Teacher Retention in Catholic Schools

By Przygocki, Walter F. | Catholic Education, June 2004 | Go to article overview

Teacher Retention in Catholic Schools


Przygocki, Walter F., Catholic Education


Teacher attrition is a concern in all educational sectors but is of special importance to Catholic schools because of the salary disparity between public and Catholic schools. This review examines the research on teacher retention in general with a view to understanding how this knowledge might inform teacher recruitment and retention strategies in Catholic schools and dioceses. The relationship between salient teacher characteristics--such as job satisfaction and salary--and teacher retention is discussed.

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The ability to develop successful schools is directly related to the ability to attract and retain quality teachers (Goodlad, 1984). Understanding conditions which promote teacher retention, provides educational administrators with pertinent information for developing successful schools. Catholic schools like public schools should be aware of the need to understand the conditions that surround the practices of hiring and retaining qualified personnel.

The retention of teachers in public schools has been a continuing concern for educators in recent years. Significant numbers of teachers leave the teaching force each year. The need to replace large numbers of the teachers at a school has a negative effect on the educational program. The issue of teacher retention becomes even more critical when added to the condition of teacher shortages (Norton, 1999; Shen, 1998).

Catholic schools also face the challenge of teacher shortages and teacher retention. Cimino, Haney, and Jacobs (2000) observe that superintendents and principals in Catholic schools cite the difficulty of finding and retaining high quality teachers as their most difficult challenge.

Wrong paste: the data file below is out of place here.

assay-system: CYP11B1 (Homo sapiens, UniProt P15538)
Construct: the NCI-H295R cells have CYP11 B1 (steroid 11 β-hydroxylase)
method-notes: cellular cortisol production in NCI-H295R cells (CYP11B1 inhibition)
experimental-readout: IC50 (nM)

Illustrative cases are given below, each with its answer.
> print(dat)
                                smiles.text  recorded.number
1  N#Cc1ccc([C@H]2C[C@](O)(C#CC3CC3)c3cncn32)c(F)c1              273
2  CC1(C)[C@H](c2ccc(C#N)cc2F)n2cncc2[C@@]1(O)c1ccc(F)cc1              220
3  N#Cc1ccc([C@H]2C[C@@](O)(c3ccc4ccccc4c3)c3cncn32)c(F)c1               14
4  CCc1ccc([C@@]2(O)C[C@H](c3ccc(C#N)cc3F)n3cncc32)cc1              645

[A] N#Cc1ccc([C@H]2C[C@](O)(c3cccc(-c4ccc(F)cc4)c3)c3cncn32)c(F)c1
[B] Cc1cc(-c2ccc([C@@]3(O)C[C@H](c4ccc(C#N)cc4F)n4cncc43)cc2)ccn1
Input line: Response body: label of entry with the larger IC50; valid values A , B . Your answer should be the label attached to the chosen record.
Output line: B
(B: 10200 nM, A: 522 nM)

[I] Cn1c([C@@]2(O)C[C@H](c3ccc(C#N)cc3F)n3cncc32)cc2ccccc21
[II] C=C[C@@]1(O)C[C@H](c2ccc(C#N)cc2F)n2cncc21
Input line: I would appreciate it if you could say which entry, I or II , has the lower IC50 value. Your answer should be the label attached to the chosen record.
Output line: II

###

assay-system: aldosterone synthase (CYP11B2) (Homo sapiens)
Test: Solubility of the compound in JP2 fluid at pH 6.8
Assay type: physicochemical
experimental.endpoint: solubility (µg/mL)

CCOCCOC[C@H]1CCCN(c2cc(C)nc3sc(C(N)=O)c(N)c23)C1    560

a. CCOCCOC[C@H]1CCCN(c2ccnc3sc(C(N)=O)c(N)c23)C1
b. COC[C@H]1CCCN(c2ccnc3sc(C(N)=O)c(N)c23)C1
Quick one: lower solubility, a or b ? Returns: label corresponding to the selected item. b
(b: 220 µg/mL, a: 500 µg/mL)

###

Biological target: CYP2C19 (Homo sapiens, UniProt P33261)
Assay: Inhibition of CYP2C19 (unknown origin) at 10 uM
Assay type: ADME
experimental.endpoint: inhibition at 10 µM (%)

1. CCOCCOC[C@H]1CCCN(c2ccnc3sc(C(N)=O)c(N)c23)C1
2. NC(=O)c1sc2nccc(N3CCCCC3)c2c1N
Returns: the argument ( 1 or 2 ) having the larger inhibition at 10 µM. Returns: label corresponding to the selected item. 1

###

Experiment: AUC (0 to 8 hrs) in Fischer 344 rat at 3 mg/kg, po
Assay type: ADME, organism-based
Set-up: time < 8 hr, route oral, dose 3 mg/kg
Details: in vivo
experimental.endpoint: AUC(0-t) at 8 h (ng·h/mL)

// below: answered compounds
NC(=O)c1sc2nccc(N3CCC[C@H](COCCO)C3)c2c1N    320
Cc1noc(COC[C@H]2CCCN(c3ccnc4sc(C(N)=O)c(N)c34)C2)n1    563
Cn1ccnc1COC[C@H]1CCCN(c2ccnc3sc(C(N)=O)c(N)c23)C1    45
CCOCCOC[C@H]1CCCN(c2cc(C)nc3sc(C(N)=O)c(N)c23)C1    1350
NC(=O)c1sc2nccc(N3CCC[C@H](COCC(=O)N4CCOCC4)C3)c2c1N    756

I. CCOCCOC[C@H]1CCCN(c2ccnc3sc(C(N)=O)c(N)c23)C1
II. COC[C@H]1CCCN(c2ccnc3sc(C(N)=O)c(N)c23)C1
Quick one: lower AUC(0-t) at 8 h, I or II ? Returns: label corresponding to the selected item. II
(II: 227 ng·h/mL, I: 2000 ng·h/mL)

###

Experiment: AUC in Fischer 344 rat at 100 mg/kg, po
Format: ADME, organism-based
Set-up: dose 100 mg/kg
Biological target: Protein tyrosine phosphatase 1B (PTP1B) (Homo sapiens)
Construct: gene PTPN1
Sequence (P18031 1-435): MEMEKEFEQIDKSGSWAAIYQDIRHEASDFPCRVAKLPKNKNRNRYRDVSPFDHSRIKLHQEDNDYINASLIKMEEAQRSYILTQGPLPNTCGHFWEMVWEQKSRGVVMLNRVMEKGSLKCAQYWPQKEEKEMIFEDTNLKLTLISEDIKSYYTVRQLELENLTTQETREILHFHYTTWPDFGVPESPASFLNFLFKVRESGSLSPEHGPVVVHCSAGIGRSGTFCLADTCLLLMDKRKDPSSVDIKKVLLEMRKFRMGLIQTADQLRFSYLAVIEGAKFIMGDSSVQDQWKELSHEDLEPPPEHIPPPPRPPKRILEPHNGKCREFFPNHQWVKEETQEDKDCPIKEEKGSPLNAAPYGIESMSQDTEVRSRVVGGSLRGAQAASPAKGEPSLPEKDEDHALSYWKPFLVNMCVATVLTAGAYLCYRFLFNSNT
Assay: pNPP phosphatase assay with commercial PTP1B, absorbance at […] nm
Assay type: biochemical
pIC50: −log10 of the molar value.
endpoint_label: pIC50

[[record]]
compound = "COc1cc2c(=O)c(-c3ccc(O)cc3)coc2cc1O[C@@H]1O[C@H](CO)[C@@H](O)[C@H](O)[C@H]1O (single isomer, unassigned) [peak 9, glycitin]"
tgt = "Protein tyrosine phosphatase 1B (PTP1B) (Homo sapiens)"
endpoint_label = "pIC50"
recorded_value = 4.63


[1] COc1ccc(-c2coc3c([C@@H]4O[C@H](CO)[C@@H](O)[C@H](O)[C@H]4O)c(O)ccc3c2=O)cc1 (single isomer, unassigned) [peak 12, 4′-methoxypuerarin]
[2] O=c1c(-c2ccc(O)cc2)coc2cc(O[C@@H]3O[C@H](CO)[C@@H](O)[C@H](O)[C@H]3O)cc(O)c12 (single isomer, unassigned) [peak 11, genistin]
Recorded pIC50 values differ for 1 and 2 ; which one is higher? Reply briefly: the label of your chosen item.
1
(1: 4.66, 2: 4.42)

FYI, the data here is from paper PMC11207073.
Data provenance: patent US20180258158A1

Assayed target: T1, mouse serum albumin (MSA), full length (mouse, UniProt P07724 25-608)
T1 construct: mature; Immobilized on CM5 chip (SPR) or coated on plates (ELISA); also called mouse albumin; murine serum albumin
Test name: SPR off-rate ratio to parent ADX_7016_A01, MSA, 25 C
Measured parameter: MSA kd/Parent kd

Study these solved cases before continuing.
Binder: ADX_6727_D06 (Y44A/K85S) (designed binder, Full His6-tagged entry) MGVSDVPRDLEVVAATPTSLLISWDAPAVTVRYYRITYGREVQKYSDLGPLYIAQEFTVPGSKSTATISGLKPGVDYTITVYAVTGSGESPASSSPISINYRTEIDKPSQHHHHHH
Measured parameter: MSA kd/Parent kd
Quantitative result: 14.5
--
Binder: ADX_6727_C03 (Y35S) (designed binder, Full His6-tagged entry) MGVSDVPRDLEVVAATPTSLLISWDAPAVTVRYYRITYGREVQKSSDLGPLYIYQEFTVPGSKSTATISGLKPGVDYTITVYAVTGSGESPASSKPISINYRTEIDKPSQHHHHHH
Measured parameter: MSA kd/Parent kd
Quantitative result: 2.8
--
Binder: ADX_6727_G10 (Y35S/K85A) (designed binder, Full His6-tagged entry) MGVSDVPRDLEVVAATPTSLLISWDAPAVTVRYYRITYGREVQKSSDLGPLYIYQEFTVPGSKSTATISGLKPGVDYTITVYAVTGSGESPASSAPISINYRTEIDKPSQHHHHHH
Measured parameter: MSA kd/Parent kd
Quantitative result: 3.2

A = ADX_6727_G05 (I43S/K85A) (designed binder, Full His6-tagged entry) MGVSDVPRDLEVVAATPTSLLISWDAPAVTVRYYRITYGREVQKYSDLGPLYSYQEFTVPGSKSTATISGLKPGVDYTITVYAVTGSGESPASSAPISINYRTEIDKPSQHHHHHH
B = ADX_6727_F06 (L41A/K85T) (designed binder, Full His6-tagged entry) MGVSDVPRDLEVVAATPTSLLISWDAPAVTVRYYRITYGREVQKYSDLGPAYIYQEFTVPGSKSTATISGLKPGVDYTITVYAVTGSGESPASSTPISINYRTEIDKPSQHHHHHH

The Catholic elementary and secondary schools in the United States constitute the largest independent school system in the world. Over 2.6 million students are currently enrolled in Catholic schools. Problems confronting public school administrators are also found in Catholic schools. Thus, the ability of Catholic schools to retain high quality teachers is an important issue to Catholic school administrators (Groome, 1998; Youniss & Convey, 2000).

THE NEED FOR QUALITY TEACHERS

Teachers and teaching are the most important component in the development of quality schools (Goodlad, 1984; Hawley & Rosenholtz, 1985). Lortie (1975) found that faculty commitment has a favorable influence upon students. The instructional program directly benefits from hiring and retaining superior teachers. This may be the most critical task facing school administrators in their efforts to establish and maintain effective schools (Jensen, 1989). According to Shen (1998), "In addition to the issue of quality, high rates of teacher attrition disrupt program continuity and planning, hinder student learning, and increase school districts' expenditures on recruiting and hiring" (p. 81).

The field of education has become acutely aware of the need to recruit, induct, and retain qualified professionals. The important role of the teacher has been noted in numerous studies aimed at understanding the establishment of excellent schools. According to Chubb and Moe (1990), "An effective school is one characterized by an academic focus, a strong educational leader, a sharing of decision-making, a high level of professionalism and cooperation among teachers, and respect for discipline among students" (pp. 136-137).

Lortie (1975) noted that when students graduate from high school, they have accumulated approximately 13,000 hours with classroom teachers. The ability to influence, challenge, inspire, and alter the thinking of students during this time is the domain of the teacher. Without effective teachers, there are no effective schools. It is possible that we could locate good schools without good educational leaders. However, it is doubtful that there are any good schools without good teachers.

TEACHER ATTRITION: WHY ARE TEACHERS LEAVING THE FIELD? …

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